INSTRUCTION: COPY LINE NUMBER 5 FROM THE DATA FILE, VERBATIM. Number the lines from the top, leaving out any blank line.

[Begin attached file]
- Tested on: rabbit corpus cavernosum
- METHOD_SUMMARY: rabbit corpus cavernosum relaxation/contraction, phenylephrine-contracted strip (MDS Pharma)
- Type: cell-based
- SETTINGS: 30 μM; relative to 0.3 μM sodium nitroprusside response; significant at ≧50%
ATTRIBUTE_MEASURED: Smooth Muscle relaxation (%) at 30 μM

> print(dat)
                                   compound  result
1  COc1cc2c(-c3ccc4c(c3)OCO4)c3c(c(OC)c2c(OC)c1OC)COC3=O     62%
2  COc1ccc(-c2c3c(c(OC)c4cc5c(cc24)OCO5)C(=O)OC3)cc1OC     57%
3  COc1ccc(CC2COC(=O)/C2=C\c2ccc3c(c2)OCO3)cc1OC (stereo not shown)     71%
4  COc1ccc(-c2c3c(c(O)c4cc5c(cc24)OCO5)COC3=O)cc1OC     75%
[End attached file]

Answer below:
ATTRIBUTE_MEASURED: Smooth Muscle relaxation (%) at 30 μM